The Corner

Ferguson Police Clash with the Press

The arrests on Wednesday evening of Washington Post reporter Wesley Lowery and Huffington Post reporter Ryan Reilly in Ferguson, Mo., amid continued clashes between area law enforcement and demonstrators, have sparked interest in the way police are treating journalists covering the ongoing tensions.

Lowery and Reilly were reporting from inside a McDonald’s on Wednesday around 8 p.m. ET when police evacuated the restaurant (the reason for the order is unclear). Via Politico:

“As I was packing my bag videotaping with one hand, he was angry I wasn’t moving fast enough or what not, I put my backpack on tried to walk out, from the corner I could see Ryan having the same type of interaction,” Lowery said. “As I turned the corner I tried to ask him… ‘Am I going to be able to move my car?’ They didn’t want to answer that question. They directed me toward one door where I encountered another officer who directed me to another door, I said, ‘Officers, where would you like me to go.’ As I turned to follow their instructions, my bag slipped off my shoulder. I said. ‘Officers, I’m going to need to stop to adjust my bag, give me one second,’ at which point they said ‘Let’s take him,’ slammed me into the soda machine, grabbed my bag, grabbed my phone and put me in temporary restraints and took me outside.”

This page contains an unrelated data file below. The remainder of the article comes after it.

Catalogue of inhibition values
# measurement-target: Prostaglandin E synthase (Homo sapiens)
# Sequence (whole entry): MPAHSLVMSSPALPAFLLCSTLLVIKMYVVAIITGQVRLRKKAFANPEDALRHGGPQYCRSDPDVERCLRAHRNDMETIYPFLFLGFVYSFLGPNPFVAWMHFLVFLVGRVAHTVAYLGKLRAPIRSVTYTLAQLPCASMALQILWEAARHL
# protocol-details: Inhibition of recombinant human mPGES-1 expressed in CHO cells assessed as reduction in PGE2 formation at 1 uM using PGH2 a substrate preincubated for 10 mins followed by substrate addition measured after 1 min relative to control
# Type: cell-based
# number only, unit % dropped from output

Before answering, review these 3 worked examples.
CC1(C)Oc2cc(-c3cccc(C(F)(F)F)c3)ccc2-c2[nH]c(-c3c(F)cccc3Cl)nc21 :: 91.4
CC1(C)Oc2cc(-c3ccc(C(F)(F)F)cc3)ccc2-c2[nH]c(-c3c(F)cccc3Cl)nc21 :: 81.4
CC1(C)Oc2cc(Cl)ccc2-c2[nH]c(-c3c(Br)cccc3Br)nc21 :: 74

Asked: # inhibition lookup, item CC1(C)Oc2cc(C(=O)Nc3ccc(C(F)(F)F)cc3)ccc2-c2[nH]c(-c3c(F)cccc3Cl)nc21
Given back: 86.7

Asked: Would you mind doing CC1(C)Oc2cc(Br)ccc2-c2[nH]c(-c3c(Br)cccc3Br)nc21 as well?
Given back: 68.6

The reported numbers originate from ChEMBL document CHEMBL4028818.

Lowery posted the following video to the Washington Post’s website on Wednesday:

Reilly claims that the police officer forcing him from the restaurant “slammed my head against the glass purposely on the way out of the McDonald’s, then sarcastically apologized for it.” There is no video of the incident to confirm Reilly’s account.

Both reporters were released shortly after their detention. No charges were filed.

Elsewhere in Ferguson, police officers in full riot gear apparently fired tear gas at an Al Jazeera news crew, forcing the crew to flee. Shortly after, police took down their film equipment, aiming the camera at the ground. Another film crew had its camera tripod struck by a beanbag. Both incidents are shown here:

Ian Tuttle — Ian Tuttle is the former Thomas L. Rhodes Journalism Fellow at the National Review Institute.

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